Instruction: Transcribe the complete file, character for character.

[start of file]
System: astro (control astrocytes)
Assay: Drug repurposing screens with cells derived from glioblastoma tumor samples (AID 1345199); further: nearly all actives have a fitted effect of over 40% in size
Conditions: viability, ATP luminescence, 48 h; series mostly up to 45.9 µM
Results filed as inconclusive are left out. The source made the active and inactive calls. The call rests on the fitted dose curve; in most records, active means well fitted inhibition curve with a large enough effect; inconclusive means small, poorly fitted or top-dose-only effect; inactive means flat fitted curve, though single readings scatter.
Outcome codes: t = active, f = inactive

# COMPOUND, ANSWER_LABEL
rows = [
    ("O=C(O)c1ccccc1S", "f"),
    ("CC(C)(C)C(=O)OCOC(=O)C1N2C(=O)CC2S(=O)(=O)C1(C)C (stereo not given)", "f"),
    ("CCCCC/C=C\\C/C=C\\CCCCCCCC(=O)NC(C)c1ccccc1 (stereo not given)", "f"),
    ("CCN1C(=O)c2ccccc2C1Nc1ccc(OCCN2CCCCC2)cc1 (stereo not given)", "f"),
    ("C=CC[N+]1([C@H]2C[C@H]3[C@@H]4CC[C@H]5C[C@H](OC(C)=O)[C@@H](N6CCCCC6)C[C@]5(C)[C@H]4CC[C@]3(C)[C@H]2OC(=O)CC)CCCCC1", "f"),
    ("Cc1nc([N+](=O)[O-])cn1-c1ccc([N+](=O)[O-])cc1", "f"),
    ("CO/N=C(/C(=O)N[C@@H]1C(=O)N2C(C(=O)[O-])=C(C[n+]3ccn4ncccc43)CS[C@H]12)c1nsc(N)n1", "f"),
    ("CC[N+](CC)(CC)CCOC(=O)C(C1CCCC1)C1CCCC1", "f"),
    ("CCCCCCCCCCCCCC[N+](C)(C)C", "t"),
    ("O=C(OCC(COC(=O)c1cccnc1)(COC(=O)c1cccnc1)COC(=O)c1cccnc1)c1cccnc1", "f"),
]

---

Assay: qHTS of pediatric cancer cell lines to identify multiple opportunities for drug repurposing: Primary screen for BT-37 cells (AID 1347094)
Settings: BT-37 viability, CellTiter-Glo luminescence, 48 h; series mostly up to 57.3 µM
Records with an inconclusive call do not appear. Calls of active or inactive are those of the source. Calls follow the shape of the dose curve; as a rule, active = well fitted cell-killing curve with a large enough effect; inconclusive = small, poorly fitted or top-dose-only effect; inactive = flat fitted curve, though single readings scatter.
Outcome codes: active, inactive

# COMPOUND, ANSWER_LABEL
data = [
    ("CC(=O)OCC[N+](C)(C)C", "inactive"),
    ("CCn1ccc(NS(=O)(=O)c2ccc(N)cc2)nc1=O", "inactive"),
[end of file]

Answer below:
System: astro (control astrocytes)
Assay: Drug repurposing screens with cells derived from glioblastoma tumor samples (AID 1345199); further: nearly all actives have a fitted effect of over 40% in size
Conditions: viability, ATP luminescence, 48 h; series mostly up to 45.9 µM
Results filed as inconclusive are left out. The source made the active and inactive calls. The call rests on the fitted dose curve; in most records, active means well fitted inhibition curve with a large enough effect; inconclusive means small, poorly fitted or top-dose-only effect; inactive means flat fitted curve, though single readings scatter.
Outcome codes: t = active, f = inactive

# COMPOUND, ANSWER_LABEL
rows = [
    ("O=C(O)c1ccccc1S", "f"),
    ("CC(C)(C)C(=O)OCOC(=O)C1N2C(=O)CC2S(=O)(=O)C1(C)C (stereo not given)", "f"),
    ("CCCCC/C=C\\C/C=C\\CCCCCCCC(=O)NC(C)c1ccccc1 (stereo not given)", "f"),
    ("CCN1C(=O)c2ccccc2C1Nc1ccc(OCCN2CCCCC2)cc1 (stereo not given)", "f"),
    ("C=CC[N+]1([C@H]2C[C@H]3[C@@H]4CC[C@H]5C[C@H](OC(C)=O)[C@@H](N6CCCCC6)C[C@]5(C)[C@H]4CC[C@]3(C)[C@H]2OC(=O)CC)CCCCC1", "f"),
    ("Cc1nc([N+](=O)[O-])cn1-c1ccc([N+](=O)[O-])cc1", "f"),
    ("CO/N=C(/C(=O)N[C@@H]1C(=O)N2C(C(=O)[O-])=C(C[n+]3ccn4ncccc43)CS[C@H]12)c1nsc(N)n1", "f"),
    ("CC[N+](CC)(CC)CCOC(=O)C(C1CCCC1)C1CCCC1", "f"),
    ("CCCCCCCCCCCCCC[N+](C)(C)C", "t"),
    ("O=C(OCC(COC(=O)c1cccnc1)(COC(=O)c1cccnc1)COC(=O)c1cccnc1)c1cccnc1", "f"),
]

---

Assay: qHTS of pediatric cancer cell lines to identify multiple opportunities for drug repurposing: Primary screen for BT-37 cells (AID 1347094)
Settings: BT-37 viability, CellTiter-Glo luminescence, 48 h; series mostly up to 57.3 µM
Records with an inconclusive call do not appear. Calls of active or inactive are those of the source. Calls follow the shape of the dose curve; as a rule, active = well fitted cell-killing curve with a large enough effect; inconclusive = small, poorly fitted or top-dose-only effect; inactive = flat fitted curve, though single readings scatter.
Outcome codes: active, inactive

# COMPOUND, ANSWER_LABEL
data = [
    ("CC(=O)OCC[N+](C)(C)C", "inactive"),
    ("CCn1ccc(NS(=O)(=O)c2ccc(N)cc2)nc1=O", "inactive"),